Wednesday, January 13, 2016
Grape #22: Unfearing Death
A hundred years or so ago, I took a theology class at Manhattan College called Death & Dying. The title alone grabbed my attention, but the more I read through the class description, the more I knew I had to sign up. The subject matter covered a wide range of material, from hospice work and resurrection theology to near-death experiences and apparitions. And while my personal focus for the semester was near-death experiences, I've never forgotten the depth of knowledge I received just from that one class. In many ways, it was a massive introduction to a field of study I've happily immersed myself in ever since.
Death, I learned back then, is something of a secret no one dares speak about. People barely whisper about it, even at funeral homes, and they generally do everything they can to avoid the topic completely. It's almost as if the act of discussing it might make something happen, as absurd as that sounds. "God forbid my grandmother ever dies, I don't know how I'd go on." Huh? Your grandmother IS going to die. So is every other person in your family, all your friends, everyone in town, the country, and the world. Oh, and sorry, but so are you.
Perhaps my favorite quote on the matter--passed on to me through that college class I took--is this: "Death is like masturbation. Everyone does it, but no one ever wants to talk about it."
As kids, we hear about people dying, but it's often shared with us like some sort of a fairytale. "Aunt Bea went to live with Jesus," or "Uncle Joe went up into the clouds to sleep forever." We shield children from the truth, or at least our best understanding or belief of the truth, but the problem is, we never end up talking about it once we're old enough. We never have a sit-down conversation as a rite of passage into adulthood, where our older family members finally explain the truth of it all.
And what is the truth? Well, we don't know. We have stories to rely on, and nothing more.
People die due to many different causes, and when they do, we cease to find any sort of life in or around them. Believers, whether or not they were believers beforehand (an important distinction), say they've experienced something beyond all human comprehension when a loved one's body died, or even when their own body died and was brought back. Whatever their stories, believers believe and unbelievers do not.
Death, then, seems to mean two different things. It's either an absence of pain, stress, and fear due to the fact that you no longer exist, or it's an absence of pain, stress, and fear due to the fact that you transcend into a beautiful reality beyond all human comprehension. There are, it turns out, just these two possibilities, but both include the reality that you become free from all pain, stress, and fear.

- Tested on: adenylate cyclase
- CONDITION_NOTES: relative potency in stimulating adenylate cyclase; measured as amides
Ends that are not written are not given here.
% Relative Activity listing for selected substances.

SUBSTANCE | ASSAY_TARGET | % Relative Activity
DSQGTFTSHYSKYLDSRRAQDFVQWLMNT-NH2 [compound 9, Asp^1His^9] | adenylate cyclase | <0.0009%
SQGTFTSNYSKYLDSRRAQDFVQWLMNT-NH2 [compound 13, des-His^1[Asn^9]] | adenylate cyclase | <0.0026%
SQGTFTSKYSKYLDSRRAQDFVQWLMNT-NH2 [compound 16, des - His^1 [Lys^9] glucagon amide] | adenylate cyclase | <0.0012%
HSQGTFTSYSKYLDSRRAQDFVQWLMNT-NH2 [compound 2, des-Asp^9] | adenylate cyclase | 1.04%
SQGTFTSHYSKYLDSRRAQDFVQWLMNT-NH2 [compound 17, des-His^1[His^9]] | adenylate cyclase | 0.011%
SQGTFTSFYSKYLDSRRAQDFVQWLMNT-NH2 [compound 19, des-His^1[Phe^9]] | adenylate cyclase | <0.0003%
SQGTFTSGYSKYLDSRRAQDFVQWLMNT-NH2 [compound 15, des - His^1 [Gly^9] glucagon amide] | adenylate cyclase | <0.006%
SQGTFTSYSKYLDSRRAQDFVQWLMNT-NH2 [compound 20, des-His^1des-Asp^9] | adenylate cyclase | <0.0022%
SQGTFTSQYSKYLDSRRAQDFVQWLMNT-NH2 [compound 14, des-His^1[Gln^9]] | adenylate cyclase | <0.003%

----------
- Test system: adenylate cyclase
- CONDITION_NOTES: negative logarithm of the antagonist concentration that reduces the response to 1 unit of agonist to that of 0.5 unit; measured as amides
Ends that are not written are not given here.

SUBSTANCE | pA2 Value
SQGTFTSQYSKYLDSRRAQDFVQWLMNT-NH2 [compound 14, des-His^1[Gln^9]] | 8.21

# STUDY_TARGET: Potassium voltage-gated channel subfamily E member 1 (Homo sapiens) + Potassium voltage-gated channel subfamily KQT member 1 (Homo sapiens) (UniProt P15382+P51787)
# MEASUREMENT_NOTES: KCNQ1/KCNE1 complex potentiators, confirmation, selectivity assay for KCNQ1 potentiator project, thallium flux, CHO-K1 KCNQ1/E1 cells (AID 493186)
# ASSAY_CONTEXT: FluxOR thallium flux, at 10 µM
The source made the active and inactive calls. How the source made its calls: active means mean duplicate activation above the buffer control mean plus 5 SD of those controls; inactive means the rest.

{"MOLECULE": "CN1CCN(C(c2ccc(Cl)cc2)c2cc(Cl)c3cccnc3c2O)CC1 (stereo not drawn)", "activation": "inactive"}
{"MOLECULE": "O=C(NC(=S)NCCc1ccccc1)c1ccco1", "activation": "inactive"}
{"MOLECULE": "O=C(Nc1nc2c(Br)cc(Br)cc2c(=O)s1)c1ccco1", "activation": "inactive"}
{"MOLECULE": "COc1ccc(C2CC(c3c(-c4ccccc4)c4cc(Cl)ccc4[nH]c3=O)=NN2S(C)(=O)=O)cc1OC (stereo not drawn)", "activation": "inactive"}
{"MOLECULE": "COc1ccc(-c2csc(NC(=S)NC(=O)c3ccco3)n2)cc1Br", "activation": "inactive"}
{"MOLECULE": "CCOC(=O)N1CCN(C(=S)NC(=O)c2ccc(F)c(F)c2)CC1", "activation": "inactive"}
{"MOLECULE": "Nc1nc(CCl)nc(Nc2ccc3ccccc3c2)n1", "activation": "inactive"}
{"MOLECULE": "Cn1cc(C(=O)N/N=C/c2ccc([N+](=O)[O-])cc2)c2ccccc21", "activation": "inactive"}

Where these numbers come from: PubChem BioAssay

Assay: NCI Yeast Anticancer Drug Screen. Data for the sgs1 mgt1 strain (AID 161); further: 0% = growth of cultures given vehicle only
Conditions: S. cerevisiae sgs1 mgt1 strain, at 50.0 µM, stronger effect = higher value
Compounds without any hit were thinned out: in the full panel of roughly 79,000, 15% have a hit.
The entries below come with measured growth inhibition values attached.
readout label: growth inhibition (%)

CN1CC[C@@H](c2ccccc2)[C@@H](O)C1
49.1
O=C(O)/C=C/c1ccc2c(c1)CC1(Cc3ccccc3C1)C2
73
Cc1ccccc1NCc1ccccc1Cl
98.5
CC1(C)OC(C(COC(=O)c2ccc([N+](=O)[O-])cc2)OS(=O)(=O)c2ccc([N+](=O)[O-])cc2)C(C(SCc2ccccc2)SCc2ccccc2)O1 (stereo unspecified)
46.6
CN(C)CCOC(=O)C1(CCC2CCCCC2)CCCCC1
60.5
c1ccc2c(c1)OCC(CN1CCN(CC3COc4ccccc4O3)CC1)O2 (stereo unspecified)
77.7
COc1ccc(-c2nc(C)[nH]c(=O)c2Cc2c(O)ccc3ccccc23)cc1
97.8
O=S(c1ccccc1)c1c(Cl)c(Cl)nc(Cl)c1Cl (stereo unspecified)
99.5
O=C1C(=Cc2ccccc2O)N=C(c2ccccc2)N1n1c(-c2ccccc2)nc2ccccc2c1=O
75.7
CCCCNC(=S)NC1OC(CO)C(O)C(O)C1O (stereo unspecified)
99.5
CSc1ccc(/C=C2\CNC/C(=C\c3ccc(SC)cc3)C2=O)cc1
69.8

So what reason is there to really fear death? Why do we flinch away from it, like it's some sort of nightmarish reality? If someone's body has died and they're now free from all pain and worry, whether or not they've transcended into an afterlife, then what about that do we find gruesome or horrific? What part of it makes us really hurt inside?
Well, that's easy. The part of the deceased person that we loved is now gone from us, and this new absence makes us cry. It makes us hurt. It makes us hate the reality of it all, that our loved one is no longer with us in the here and now.
So too does the mystery. We can't stand the mystery, because it speaks to how much we don't know as human beings, how much we can never know as human beings. We're built to want to know everything we can about everything we can, so when someone presents us with the scene of our loved one in a coffin, we can't help but be flustered by the impossible truth laying there in front of us. The mystery hits us hard. The absence hits us hard. The impossible reality of that which we do not understand is quite literally staring us in the face.
Unfearing death is an ability you can learn to cultivate. You can even learn to master it. How? By accepting reality. By facing the truth. Every human being who ever lived prior to our current crop of humans later died. Their bodies stopped working, their brains stopped functioning, and their hearts just plain stopped. Every human being, without exception, has to die. It's part of what being a life form on this planet entails. Heck, even Jesus died.
In other words, stop being surprised by it. Stop finding it shocking when someone slips away and all life seems to disappear immediately from their human frame. Cry, yes. Be sad. I always am, and I've been through the loss of both my parents, several friends, and a sibling already. This isn't about conquering sadness. This is about conquering fear.
What we need to do is face our fear of death whether or not we are people of faith. And talking about reality is a great way of facing reality. We need to talk about it more. We need to come to a place of understanding, and then prepare ourselves to teach that lesson well to our children and our grandchildren. Fairytales may help them understand when they're little, but once they're old enough, they deserve the truth. We all do.
Want to unfear death? Want to make yourself stronger before the next unexpected death appears in your life? Then stop lying to yourself. Stop telling yourself that person will always be there, will always be around. They won't. Things happen. Death happens. Death always happens, 100% of the time. Stop lying to yourself, and start talking to others about it. Reach out to a loved one willing to have that hard chat along with you. Talk about it. Face the facts, and do it sooner rather than later. It'll help you stay strong in the midst of the hardest times we'll all go through as human beings. No, it won't make you invincible to pain, nor should it, but accepting death as part of what life is will make things just a little bit easier to handle once the next death arrives.